I’ve never really liked the phrase “all good things must come to an end.” I don’t always find it necessarily true, though I’m sure I can be proven wrong. Unfortunately, in this case, I was – the great experiment that was Dayton, Ohio’s own 3D printing bar and electronics makerspace, Proto BuildBar, has sadly come to an end. I was on site at Proto on the afternoon of December 21st to witness its final hour of business, and to speak with General Manager Alex Todd about what happened and what’s coming next.
Proto first opened its doors back in 2014. Located in the heart of downtown Dayton, near the city’s Class A minor league baseball field and offering a convenient and free parking lot, the unique business was part electronics and 3D printing makerspace and part cafe/bar. Boasting a fitting slogan of “Print, Drink, Make,” Proto was developed and owned by Chris Wire of the Real Art digital and physical creative agency, located right next door.
“Real Art combines the never-before-seen with the why-didn’t-I-think-of-that. Blending art and invention, we get people to discover and remember you,” the agency’s website states.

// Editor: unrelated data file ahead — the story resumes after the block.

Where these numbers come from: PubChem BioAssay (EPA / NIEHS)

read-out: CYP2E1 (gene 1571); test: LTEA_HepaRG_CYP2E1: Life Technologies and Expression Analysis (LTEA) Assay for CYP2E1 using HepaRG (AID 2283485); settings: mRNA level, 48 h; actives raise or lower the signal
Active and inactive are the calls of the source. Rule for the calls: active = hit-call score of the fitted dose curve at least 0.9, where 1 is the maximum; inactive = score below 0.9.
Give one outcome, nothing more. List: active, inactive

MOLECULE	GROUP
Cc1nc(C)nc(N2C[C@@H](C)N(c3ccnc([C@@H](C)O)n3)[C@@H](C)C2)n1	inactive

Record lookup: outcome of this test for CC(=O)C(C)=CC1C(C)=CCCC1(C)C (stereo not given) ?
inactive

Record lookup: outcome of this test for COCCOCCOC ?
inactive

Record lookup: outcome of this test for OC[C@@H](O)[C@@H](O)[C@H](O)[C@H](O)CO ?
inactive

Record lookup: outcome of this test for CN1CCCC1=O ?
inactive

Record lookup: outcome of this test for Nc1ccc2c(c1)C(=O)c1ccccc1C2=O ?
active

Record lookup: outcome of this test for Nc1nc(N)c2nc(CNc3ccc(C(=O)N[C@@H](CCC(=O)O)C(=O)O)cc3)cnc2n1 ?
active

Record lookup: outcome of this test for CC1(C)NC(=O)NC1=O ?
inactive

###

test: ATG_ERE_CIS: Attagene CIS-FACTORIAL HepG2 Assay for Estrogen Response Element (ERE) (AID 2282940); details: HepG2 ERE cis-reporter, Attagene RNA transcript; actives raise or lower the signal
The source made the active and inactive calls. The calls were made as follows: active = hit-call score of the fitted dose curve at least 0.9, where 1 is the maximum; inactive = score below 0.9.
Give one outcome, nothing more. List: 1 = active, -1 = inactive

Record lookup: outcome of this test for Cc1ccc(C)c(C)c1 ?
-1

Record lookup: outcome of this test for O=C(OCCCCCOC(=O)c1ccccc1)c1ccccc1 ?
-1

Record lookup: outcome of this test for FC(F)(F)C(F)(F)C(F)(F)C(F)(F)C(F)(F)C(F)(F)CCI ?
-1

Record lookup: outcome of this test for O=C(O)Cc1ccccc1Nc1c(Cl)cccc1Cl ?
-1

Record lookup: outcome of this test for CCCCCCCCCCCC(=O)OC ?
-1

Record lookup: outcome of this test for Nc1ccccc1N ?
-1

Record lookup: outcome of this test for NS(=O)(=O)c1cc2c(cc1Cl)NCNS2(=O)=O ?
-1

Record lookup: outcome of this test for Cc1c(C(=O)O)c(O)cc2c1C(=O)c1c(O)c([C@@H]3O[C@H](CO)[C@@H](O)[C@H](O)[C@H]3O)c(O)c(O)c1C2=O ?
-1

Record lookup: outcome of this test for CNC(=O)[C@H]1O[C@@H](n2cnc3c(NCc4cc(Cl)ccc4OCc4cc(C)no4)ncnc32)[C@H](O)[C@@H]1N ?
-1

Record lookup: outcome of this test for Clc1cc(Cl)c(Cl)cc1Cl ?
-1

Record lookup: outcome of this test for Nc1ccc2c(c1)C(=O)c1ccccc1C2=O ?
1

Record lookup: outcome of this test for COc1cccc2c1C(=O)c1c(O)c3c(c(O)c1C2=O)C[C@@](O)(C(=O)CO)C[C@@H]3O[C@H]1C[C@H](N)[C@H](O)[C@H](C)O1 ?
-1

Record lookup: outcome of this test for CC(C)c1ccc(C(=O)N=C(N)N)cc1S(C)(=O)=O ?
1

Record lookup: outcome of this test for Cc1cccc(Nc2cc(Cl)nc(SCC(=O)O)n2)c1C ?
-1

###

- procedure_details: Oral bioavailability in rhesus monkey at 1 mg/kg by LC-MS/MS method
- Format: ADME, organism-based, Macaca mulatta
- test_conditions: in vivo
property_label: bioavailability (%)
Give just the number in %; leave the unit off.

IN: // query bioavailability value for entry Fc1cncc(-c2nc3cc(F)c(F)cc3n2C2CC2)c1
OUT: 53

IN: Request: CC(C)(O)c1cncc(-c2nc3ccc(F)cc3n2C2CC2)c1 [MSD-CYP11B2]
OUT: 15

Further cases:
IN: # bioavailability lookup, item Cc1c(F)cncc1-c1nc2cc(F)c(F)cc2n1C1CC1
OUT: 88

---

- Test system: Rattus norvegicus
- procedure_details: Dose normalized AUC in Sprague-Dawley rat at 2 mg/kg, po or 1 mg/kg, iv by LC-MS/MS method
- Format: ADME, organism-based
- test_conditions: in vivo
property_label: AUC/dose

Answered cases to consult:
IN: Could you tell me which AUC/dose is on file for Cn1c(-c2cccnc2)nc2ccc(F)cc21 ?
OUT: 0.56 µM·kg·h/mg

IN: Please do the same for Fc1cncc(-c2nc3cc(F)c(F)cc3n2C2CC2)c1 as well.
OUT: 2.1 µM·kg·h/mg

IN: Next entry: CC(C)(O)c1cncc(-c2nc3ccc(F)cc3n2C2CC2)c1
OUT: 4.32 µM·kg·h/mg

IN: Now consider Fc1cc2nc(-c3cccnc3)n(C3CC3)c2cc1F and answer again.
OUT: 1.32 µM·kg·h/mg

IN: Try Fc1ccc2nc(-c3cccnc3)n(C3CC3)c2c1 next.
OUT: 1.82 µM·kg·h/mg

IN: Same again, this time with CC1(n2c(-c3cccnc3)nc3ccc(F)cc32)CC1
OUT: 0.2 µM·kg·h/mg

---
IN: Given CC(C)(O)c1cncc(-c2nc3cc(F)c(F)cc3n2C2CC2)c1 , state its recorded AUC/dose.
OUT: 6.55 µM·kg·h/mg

Proto was always about more than just 3D printing, and Real Art created two of Proto’s most unique offerings: the world’s largest functional claw machine and the “War of Currents” game, which premiered at SXSW in 2016 and calls to mind Mortal Kombat, but with battles between Nikola Tesla and Thomas Edison and joysticks that will actually shock you.
My first visit to Proto occurred in early 2015; when former 3DPrint.com editor-in-chief Sarah Goehrke and I ventured out to see what the place had to offer, and it certainly did not disappoint. There was a whole wall of 3D printers (mostly Makerbot), and bins full of little 3D printed figurines and cookie cutters, for those who didn’t feel like waiting for their own print.
Several gumball machines also provided tiny 3D printed offerings, and multiple soldering stations lined the wall across from the printers, next to shelves filled with the necessary items from Arduino and Raspberry Pi for makers who wanted their 3D printed creations to light up or move around.
Two different areas provided comfortable seating for people who were waiting for prints to finish or who just wanted to enjoy a good cup of coffee; while Proto did have the word ‘bar’ in its name, it offered non-alcoholic beverages as well, in addition to sandwiches, cookies, and soda.